There was no doubt among the authorities and the soldiers as to the facts, as to what had happened. Jesus was raised from the dead, just as he had promised. The authorities had to lie about what had happened because it had happened. Had Jesus’ corpse been stolen it would have turned up. It is not that difficult for cops to find a missing body. Somebody always makes a mistake but Jesus’ body was not stolen. He was seen by 500 people (1 Cor 15:4). They ate fish with him (John 21:8–13) They saw him ascend (Acts 1:9). The resurrection is a fact. The ascension is a fact.
A few days ago someone, somewhere on social media, in objection to something I wrote, used the arresting expression “biased facts.” I learned from the Dutch Reformed philosophical theologian Cornelius Van Til (1895–1987) that there are no such things as uninterpreted facts or “brute facts,” that God has interpreted all reality and that humans must submit to that interpretation or face the consequences. Nevertheless, of themselves, facts are not biased or unbiased. By definition, a fact is what is. Claimsabout what is or is not may be biased but facts either are or they are not. A “biased fact” is a confusion of categories but in an age of “fake news,” which, by definition is an oxymoron, I suppose we should not be surprised .
In an opinion column published yesterday George Will writes, “In today’s therapeutic culture, which seems designed to validate every opinion and feeling, there will rarely be disagreement without anger between thin-skinned people who cannot distinguish the phrase ‘you’re wrong’ from ‘you’re stupid.’” He interacts with a 2005 book by Lynne Truss, Talk to the Hand, her response to the phenomenon of self-entitled rudeness. He also interacts Tom Nichols’ new book, The Death of Expertise. They are each touching on a complex of problems that I have been observing for some time.
The good news is that these are not entirely new problems and there is an answer. In the 14th and 15th centuries, Western theologians criticized the reigning philosophical approach, which had influenced theology considerably, known as realism. Thomas Aquinas (c. 1224–74) is an outstanding representative of this approach. The realists (whom the critics sometimes referred to as the via antiqua, the old way) argued, in effect, that we call things what we call them because things are the way they are. They were deeply convinced of an identity between words (names) and reality (things). The nominalist critics (via moderna) responded by arguing that the relationship between words and things is less about the nature of things and more a convention or even arbitrary. The realists had argued that the world and our perception of it is the result of the divine nature and intellect. The world is at it is because God is what he is. Things could not be other than they are. Some of the critics wanted to assert the freedom of the divine will, they wanted to say that God could have done things other than he did and remain good and just.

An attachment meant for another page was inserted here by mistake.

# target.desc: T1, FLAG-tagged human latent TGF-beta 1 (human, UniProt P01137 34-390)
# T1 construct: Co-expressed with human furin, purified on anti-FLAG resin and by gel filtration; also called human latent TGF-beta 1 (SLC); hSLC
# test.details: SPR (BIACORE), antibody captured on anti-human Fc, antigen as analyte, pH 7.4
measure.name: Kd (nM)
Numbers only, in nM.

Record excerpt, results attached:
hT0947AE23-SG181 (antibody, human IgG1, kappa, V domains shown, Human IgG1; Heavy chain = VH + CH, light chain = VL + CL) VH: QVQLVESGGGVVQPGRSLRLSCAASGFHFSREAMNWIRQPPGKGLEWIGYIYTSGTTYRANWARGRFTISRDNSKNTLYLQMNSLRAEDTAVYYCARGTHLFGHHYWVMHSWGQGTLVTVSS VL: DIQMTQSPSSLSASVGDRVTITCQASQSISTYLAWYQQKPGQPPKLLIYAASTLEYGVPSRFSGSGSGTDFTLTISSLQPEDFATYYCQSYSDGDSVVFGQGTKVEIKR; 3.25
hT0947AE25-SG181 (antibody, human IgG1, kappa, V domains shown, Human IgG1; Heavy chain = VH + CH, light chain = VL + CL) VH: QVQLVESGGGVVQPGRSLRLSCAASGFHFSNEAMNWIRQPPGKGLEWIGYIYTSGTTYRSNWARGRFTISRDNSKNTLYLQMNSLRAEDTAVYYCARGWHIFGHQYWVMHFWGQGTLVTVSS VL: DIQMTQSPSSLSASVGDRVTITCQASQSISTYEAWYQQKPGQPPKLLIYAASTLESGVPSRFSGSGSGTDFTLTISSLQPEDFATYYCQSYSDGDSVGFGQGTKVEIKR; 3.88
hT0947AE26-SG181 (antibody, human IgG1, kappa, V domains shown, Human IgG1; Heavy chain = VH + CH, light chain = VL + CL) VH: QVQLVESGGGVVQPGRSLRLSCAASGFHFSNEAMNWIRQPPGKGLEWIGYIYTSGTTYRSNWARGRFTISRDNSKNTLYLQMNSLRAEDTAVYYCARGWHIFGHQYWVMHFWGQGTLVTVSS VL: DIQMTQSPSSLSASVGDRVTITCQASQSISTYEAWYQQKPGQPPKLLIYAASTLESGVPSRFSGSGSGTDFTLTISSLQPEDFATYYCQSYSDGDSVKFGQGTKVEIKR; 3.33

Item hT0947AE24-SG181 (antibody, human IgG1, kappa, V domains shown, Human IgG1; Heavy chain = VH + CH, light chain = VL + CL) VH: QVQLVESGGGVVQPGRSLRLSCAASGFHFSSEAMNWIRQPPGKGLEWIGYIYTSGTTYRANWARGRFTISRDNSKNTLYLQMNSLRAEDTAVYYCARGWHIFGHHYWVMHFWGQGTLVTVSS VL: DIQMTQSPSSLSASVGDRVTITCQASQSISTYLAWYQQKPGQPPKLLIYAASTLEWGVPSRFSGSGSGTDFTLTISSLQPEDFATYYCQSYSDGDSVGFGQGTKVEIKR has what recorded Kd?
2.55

The West has been having a similar sort of argument since the 1980s at least. As the Deconstructionist movement has filtered through the University English departments to mass culture and public schools, people have increasingly turned to a sort of skepticism about the relationship between words and things. Even prior to that movement there were powerful influences pushing the West toward a radical sort of subjectivism according to which “I,” the subject, determine reality. That was a basic impulse of Modernity, whether via empiricism (sense experience determines truth) or via rationalism (the intellect determines truth). Modernity removed God, revelation, and the church from authority and put the subject firmly in charge of truth. Capital T truth was replaced with lower case t truth. In the 19th century already there were signs that neither the rationalists nor the empiricists would be able to prevent the slide into radical subjectivism. Religious subjectivism (e.g., Pietism) had been cooking in the other room even before Modernity. Among secularism, by the 1970s “therapy” became the new religion. People began speaking about “my truth.” One of my university professors routinely quoted John Lennon’s line, “Whatever gets you through the night.” Combine the incipient subjectivism of Modernity, the religious subjectivism of the American revivals of the 18th and 19th centuries with literary subjectivism of Deconstructionism and “reader-response” theory, and, to quote Paul Simon, “it’s a wonder I can think at all.”
My university professors in the 1970s and early 80s all pretended to believe in objective truth. It was only a pretense but even that is gone now. Radical subjectivism reigns openly on university campuses. It is not only students who demand to be protected from views with which they disagree, it is faculty members who, only 30 years ago, once described the university as a marketplace of ideas, who defended the principle of toleration. Profs and pupils now insist that the university be a closed “feedback loop” whereby students only hear what is affirming, whereby, as Will notes, all criticism is regarded as morally equivalent to personal attack.